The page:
On investigation, it turned out that there was an artist's rendering of the same jacket in the archives – the jacket was in a catalog listing from 1874. Finally, when the jacket was acquired by the Levi's archives, Miles got to examine the real thing, alongside his pattern maker, who recorded every element of the cut, stitch lengths and other details. The jacket abounded in beautiful details, says Miles: “The leather patch is not positioned centre back as you'd expect – that was really nice.The fit is a gem and doesn't need to be adjusted in any way whatsoever. And, from memory, the construction generally was incredibly simplified.The waistband has a little bit of tilt, if I remember right, shorter in back than in the front. It's one of those jackets that really fits. If you look back, you'll see these described as a blouse – it's something in a jacket weight fabric that's made to fit like a shirt. That's a nice feature. Also I love the sew-on buttons, with incredibly thick, chunky thread.”
The final feature is, of course, those round-bottom pockets, similar to those of the Duck Closed Front Jumper, with the wide top hem characteristic of very early Levi's, but no arcuates (although artwork in the Levi's archives implies the arcuates were featured on later versions). It's more than likely that this early jacket was sewn by a home-worker, like many early Levi's items. If so, they knew what they were doing: “that pocket shape is more work on the back and requires more skill [than square pockets] – it would have been helpful that the fabric is 9 ounce, anything over 10 would have been difficult.” As for the distinctive detail of the triple pleats, the original inspiration could have come from many sources, but one possibility is the aversion to waste: “we weren't wasting fabric then – so we would have folded it in, rather than cutting it off and throwing it away.”
Some details of the reissue can only evoke, rather than replicate the original; for instance, it's not certain what writing would have been on the original, pre-2 horse brand patch. The shape of the sew-on buttons was replicated, but Levi's are not allowed to use nickel plating in their new hardware! The reissue uses poly cotton in place of the original linen thread - “which is a frustration, but linen is impossible to work with” - while the 9oz denim is made by Kurabo, designed to get as close as possible to the early Levi's fabric, much, but not necessarily all of which, came from the Amoskeag factory in New Hampshire. (This particular Kurabo fabric uses synthetic indigo, but given the multitude of other variables, it probably gives a better approximation than that natural indigo Kurabo LVC has used occasionally in the past). The short stitch length and style of stitching is one of the most characteristic, distinctive aspects of early workwear, and it looks beautiful on this jacket. I was pleased to see the correct, chunky, flat-top rivets – they're very evocative of early Levi's (and now, thanks to Mike Harris, we know there are two versions, with different size type).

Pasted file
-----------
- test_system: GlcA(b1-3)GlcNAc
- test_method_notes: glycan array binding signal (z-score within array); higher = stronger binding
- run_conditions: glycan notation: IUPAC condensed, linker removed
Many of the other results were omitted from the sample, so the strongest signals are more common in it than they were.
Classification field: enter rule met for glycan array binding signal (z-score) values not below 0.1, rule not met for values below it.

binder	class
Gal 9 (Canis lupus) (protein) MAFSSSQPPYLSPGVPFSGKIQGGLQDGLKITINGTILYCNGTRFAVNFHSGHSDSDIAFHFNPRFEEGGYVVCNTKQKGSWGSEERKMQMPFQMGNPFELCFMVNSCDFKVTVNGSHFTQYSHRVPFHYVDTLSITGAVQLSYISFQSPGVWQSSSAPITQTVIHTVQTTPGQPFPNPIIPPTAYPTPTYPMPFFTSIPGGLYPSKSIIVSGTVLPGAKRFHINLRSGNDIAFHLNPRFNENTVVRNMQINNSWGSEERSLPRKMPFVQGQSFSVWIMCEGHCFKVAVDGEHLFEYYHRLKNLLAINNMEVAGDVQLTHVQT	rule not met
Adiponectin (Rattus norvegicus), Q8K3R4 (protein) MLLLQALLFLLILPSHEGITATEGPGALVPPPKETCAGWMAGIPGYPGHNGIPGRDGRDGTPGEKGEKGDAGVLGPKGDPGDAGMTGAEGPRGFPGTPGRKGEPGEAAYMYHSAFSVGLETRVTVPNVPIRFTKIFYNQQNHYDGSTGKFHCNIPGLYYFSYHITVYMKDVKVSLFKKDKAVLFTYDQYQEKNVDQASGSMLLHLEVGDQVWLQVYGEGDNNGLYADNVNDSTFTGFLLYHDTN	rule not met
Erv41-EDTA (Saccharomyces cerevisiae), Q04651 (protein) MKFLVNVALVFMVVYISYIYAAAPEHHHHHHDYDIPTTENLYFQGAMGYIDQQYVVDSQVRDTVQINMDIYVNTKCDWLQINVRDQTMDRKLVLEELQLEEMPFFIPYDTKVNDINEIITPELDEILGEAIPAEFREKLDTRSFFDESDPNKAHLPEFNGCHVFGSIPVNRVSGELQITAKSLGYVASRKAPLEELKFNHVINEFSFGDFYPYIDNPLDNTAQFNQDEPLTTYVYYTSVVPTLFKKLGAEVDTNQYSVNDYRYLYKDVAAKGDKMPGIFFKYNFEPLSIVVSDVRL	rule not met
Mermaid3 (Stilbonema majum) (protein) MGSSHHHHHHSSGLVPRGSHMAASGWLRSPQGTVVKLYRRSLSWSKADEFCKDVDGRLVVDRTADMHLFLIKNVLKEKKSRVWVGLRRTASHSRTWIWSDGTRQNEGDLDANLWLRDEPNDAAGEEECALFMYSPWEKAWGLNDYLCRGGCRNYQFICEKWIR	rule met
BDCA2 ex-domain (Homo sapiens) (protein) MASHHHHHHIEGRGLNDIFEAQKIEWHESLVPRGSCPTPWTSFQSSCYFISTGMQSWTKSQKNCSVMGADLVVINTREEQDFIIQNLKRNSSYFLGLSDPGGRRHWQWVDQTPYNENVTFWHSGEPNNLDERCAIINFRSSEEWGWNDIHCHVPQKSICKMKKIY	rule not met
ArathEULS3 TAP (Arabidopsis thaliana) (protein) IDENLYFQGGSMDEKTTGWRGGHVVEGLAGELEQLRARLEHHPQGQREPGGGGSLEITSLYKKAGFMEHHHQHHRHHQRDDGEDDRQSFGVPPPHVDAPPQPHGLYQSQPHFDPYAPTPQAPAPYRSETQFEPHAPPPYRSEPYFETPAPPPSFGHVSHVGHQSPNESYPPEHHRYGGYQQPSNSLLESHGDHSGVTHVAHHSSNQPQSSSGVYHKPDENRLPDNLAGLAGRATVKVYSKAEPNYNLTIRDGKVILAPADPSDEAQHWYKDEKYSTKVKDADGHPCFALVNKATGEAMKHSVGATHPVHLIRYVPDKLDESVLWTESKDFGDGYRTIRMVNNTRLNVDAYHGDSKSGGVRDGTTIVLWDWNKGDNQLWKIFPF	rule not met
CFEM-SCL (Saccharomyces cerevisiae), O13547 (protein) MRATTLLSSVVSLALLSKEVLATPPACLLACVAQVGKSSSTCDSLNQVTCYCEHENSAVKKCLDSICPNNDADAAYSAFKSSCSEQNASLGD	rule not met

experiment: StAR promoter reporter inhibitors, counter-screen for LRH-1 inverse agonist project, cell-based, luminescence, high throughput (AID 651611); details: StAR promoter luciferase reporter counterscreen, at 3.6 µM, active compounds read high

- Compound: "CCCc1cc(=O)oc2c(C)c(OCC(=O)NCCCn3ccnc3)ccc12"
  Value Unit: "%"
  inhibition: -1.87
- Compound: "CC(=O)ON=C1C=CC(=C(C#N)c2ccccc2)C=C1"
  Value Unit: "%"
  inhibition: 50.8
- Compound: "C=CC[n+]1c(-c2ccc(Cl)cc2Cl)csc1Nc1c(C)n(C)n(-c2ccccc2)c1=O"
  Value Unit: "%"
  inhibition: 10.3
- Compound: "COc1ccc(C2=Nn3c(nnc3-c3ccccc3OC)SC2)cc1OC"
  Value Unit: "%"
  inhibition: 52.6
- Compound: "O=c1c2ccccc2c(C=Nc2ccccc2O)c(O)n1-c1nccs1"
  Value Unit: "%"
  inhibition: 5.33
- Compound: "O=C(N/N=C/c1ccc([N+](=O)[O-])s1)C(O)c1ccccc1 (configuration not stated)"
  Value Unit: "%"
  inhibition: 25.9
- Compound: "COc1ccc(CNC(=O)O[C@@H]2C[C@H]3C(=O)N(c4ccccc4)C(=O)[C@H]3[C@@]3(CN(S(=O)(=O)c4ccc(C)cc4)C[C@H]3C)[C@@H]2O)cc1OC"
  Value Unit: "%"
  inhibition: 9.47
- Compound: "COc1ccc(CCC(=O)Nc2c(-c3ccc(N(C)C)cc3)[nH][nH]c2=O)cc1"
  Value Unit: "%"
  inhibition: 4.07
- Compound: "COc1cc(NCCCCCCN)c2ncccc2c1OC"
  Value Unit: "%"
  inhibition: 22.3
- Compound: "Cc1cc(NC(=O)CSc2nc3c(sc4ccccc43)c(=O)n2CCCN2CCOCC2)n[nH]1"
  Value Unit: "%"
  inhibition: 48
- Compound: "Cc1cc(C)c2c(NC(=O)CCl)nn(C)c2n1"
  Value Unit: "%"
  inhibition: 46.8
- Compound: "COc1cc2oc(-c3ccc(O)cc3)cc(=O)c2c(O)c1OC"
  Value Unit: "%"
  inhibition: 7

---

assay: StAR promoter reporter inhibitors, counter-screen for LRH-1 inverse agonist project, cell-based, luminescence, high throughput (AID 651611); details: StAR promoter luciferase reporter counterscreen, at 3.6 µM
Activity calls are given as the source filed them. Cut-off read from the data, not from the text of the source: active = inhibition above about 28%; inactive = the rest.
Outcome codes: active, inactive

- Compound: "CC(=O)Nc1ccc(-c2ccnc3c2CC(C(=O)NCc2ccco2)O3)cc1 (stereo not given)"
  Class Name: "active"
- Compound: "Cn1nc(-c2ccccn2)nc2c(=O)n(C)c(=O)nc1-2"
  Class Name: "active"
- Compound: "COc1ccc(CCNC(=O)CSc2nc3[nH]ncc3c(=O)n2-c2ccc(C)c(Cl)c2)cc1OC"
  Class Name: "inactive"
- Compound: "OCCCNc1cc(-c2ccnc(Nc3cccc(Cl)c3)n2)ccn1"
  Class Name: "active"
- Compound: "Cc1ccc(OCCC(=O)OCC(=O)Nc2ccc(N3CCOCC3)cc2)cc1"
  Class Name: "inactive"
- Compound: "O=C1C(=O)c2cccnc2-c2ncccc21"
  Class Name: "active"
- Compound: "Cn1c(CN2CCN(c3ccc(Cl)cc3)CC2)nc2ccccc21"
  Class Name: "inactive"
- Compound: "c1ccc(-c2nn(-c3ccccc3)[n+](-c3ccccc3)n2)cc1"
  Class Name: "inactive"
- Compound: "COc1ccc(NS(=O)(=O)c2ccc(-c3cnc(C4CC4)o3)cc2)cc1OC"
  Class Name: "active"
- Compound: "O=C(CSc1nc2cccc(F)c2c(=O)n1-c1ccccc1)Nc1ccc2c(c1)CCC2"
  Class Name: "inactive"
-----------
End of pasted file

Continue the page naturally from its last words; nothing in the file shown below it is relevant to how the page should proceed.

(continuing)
Of course, we know that early Levi's workwear was sold at a premium, compared to the company's now-forgotten rivals, and this reissue, at €350, perpetuates that! Yet there are only 120 of the raw version being produced, and we have seen the best LVC replicas, notably the first, limited edition Nevada replica, have actually fetched more than the original retail on eBay. It's a magical piece of clothing and it's great to see LVC produce such unique, esoteric items. I shall be saving my pennies, in hope of a version in cotton duck.